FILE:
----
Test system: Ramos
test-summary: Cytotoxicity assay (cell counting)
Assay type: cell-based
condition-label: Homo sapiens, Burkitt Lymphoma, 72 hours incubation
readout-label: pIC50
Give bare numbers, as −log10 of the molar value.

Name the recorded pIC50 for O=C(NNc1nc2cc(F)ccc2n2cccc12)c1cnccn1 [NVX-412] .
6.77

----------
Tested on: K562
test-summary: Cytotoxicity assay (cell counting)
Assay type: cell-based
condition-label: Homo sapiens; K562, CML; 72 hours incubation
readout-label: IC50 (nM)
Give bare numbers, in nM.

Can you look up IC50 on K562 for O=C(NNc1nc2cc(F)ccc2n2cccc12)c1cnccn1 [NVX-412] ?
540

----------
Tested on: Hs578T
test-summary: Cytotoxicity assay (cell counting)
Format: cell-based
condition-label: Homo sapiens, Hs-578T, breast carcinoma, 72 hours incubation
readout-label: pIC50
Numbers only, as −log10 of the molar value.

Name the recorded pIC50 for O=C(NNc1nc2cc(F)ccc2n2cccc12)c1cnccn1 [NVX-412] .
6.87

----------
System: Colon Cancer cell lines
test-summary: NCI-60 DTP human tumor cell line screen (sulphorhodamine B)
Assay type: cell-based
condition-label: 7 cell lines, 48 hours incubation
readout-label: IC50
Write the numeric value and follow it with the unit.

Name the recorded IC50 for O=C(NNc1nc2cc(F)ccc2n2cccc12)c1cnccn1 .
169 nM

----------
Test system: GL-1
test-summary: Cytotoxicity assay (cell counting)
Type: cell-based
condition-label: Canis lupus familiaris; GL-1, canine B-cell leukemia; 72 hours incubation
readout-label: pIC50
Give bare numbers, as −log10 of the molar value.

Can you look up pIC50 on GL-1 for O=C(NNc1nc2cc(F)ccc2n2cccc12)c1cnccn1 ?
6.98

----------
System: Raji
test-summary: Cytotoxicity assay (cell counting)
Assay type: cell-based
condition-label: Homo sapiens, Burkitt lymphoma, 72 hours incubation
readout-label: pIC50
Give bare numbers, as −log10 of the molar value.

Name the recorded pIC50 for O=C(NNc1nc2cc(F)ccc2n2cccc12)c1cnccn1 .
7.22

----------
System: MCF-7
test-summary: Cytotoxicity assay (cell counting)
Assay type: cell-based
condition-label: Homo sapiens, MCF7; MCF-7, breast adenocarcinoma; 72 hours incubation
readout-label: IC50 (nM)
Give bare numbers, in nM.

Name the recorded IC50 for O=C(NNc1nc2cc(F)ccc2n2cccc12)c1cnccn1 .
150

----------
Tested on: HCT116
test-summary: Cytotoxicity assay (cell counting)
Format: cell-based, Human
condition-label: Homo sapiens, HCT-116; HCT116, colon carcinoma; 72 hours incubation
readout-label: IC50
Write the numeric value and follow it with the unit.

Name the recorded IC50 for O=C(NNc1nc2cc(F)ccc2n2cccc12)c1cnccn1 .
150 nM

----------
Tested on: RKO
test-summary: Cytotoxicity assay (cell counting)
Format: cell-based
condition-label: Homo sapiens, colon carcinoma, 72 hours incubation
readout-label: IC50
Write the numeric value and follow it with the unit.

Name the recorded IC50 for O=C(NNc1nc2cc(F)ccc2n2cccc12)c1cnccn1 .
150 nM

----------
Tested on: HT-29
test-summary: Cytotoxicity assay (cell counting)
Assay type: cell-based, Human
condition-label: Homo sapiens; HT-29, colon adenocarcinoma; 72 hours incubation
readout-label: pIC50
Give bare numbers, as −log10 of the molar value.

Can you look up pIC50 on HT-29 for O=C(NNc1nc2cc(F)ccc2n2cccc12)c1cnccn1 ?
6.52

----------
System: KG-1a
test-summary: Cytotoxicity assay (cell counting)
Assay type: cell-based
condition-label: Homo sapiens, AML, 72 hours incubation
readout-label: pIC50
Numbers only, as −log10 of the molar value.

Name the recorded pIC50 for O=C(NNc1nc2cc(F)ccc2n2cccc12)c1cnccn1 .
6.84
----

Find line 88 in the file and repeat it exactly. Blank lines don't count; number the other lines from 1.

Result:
Can you look up pIC50 on HT-29 for O=C(NNc1nc2cc(F)ccc2n2cccc12)c1cnccn1 ?